Announcement comes after Cairo successfully raised $4 billion from international debt markets to finance the budget deficit
Egypt plans euro-bond sale of up to Dh4.5bn
Egypt will begin approaching investment banks in a few days for a planned sale of euro-denominated bonds after successfully raising $4 billion from international debt markets to finance the budget deficit and bolster foreign reserves, Finance Minister Amr El Garhy said.
The sale of €1bn (Dh4.5bn) to €1.5bn euros in notes will “ideally” take place in April, and Egypt wants European banks to manage it, the minister said. On Tuesday, the government received about $12bn in offers for its dollar-denominated bonds, in what the minister described as a “vote of confidence” in the Egyptian economy.
The strategy of becoming a regular issuer on international markets will enable Egypt “to borrow easily and at relatively better pricing”, said Mohamed Abu Basha, an economist at investment bank EFG-Hermes in Cairo.
While the global market turmoil last week also hit the assets of developing nations, investors are still tempted by higher-yielding emerging debt in a world that remains awash with central bank stimulus. For the Egyptian government, however, borrowing costs on international markets remain much lower than local-currency debt.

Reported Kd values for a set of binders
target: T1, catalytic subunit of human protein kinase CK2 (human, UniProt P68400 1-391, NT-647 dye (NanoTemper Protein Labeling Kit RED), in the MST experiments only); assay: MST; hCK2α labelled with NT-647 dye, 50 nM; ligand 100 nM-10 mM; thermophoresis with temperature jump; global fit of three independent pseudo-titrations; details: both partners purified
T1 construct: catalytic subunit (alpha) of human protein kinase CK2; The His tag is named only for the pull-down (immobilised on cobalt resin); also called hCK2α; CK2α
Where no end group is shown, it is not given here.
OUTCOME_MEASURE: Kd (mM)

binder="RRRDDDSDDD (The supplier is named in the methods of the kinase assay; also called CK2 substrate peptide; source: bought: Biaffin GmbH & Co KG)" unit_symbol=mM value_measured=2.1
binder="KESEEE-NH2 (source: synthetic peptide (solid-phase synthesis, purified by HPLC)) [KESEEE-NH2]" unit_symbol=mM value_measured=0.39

Tuesday’s issuance completely covers Egypt’s financing gap for the fiscal year ending June 30, Deputy Finance Minister Ahmed Kouchouk said. It brings to $11bn the total amount of international bonds Egypt has sold since floating the currency and securing a $12bn IMF loan in November 2016.
The terms for the latest issuance were less favorable than last year’s due to the increase in global interest rates, Mr El Garhy said.
“We could’ve secured cheaper pricing since our risk position has improved since the last time we tapped the market, but the rise in yields on US Treasuries has affected us,” he said.
Egypt’s foreign-currency reserves have been steadily increasing since 2016, climbing to a record $38.2bn January.
Tuesday’s issuance was broken down into three parts: $1.25bn in five-year notes with a yield of 5.58 per cent, $1.25bn in 10-year notes with a 6.59 per cent yield; and $1.5bn in 30-year notes with a yield of 7.9 per cent, the finance ministry said.